Microsoft researchers have developed Dhwani, a system that offers near-field communications (NFC)-like capabilities without requiring dedicated wireless hardware. Dhwani uses sound, employing the speaker and microphone on phones to securely exchange data at speeds of up to 2.4 kilobits/second, which is "sufficient for most existing NFC applications," the researchers note. Although the range of Dhwani is significantly shorter than Wi-Fi or Bluetooth, it is similar to NFC, and will work effectively over a distance of a few centimeters.
Dhwani is software-based and therefore does not require specialized hardware for transfers, and the researchers also say the technology is more secure than NFC. They also note the use of a more advanced antenna could make it possible to monitor NFC communications distances of up to a meter. Dhwani features JamSecure security that "uses self-jamming coupled with self-interference cancellation at the receiver" to protect data transmissions.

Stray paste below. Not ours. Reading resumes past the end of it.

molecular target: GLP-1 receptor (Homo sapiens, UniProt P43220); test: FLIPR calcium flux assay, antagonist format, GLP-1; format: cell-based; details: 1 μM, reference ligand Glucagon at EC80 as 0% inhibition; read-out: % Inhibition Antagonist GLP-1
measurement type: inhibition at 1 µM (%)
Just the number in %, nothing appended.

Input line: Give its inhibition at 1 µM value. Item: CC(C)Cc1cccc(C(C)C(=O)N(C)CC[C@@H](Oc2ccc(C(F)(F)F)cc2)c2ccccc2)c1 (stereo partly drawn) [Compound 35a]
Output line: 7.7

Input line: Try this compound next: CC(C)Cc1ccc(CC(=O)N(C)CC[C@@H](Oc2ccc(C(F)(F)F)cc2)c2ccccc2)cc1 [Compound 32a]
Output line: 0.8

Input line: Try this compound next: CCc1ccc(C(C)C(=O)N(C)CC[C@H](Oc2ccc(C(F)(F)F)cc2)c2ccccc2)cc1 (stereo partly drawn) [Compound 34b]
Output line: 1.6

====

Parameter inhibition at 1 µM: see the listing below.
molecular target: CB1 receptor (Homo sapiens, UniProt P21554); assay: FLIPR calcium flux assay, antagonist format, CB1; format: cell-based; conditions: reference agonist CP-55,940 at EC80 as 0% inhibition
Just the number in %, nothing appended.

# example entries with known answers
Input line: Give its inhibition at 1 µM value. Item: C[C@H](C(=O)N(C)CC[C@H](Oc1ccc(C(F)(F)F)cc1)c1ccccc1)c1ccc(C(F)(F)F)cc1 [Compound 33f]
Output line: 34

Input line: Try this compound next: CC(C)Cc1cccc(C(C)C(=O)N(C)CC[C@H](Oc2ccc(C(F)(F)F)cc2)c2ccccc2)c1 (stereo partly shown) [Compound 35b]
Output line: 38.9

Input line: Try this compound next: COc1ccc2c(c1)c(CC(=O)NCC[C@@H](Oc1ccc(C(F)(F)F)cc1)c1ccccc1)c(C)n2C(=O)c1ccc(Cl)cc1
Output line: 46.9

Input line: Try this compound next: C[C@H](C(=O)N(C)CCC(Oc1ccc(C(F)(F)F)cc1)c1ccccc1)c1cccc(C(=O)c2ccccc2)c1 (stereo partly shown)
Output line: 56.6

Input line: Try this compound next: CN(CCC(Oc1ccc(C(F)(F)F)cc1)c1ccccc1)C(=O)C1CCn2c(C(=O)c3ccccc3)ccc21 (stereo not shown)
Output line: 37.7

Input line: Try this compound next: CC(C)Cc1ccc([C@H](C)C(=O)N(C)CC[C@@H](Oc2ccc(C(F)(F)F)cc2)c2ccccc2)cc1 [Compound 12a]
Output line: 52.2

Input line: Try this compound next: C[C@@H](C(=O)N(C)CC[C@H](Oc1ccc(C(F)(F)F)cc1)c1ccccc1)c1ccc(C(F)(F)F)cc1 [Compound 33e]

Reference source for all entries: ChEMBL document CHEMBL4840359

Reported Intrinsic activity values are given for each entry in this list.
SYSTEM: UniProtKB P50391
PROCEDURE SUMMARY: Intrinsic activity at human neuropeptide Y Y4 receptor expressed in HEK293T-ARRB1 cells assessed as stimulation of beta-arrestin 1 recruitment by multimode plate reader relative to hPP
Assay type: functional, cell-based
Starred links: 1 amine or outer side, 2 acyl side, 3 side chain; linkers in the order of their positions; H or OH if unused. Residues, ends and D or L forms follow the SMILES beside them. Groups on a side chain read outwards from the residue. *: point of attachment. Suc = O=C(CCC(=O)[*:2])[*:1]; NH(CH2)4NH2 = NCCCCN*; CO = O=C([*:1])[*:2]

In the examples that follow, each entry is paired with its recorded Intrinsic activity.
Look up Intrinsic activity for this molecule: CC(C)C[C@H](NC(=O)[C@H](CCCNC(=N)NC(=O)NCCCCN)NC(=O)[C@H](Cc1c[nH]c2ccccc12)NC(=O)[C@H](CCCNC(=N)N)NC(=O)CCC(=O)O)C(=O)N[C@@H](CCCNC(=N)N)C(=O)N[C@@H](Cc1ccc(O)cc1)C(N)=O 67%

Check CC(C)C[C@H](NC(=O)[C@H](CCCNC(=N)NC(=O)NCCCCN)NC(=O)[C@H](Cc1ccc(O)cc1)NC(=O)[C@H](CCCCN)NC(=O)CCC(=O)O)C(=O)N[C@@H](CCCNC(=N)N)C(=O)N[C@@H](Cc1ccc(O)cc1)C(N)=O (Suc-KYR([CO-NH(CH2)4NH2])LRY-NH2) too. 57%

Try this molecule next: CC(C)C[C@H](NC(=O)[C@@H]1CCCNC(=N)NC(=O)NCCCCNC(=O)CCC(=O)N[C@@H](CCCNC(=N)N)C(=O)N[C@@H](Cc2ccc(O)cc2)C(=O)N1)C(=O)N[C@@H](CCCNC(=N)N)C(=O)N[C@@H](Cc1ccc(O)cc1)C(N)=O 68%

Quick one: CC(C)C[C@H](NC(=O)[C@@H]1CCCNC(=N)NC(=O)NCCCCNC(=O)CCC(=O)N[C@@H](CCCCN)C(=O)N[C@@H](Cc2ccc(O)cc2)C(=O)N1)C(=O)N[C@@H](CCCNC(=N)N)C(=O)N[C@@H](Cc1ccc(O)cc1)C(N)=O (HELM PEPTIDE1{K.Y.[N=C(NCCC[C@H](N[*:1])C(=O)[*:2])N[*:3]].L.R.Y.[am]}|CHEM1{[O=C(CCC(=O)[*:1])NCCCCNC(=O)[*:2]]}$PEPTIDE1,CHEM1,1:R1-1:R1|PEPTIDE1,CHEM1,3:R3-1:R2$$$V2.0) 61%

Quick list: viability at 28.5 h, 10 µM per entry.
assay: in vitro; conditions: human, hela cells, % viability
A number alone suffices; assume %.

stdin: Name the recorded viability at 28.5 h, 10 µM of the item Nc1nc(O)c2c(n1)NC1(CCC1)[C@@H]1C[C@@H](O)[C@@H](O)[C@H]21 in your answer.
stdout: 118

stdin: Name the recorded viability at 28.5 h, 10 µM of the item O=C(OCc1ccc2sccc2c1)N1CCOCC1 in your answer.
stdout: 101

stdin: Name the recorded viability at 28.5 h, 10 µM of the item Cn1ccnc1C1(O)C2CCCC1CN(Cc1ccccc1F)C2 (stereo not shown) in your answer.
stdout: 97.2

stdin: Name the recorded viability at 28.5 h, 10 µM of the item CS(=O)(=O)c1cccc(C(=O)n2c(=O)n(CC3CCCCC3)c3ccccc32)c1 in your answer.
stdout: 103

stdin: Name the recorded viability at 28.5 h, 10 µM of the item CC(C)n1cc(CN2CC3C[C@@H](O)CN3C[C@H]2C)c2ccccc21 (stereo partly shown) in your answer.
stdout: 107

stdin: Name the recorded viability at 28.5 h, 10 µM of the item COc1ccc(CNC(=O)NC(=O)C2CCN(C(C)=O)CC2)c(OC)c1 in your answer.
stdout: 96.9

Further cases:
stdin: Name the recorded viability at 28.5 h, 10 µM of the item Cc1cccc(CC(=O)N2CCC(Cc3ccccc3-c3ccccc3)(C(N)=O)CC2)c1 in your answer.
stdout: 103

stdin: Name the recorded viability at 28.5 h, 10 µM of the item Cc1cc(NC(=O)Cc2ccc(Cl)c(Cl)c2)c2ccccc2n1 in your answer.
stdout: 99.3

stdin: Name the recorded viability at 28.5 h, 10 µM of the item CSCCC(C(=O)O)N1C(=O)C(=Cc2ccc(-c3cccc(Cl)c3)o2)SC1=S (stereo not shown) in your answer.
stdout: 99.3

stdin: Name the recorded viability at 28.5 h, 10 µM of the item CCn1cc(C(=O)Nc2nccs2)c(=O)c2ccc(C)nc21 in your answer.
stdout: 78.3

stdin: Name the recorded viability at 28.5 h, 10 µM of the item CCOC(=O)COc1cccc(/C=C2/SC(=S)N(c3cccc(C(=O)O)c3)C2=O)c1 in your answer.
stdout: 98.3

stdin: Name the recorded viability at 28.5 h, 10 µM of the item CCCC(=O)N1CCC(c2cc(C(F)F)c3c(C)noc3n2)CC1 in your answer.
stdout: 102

The basis of Dhwani's communication system is an acoustic software-defined radio. The researchers determined that 6 KHz was the lower limit for the system below which typical ambient noise would interfere with transmissions.
From Computerworld Australia
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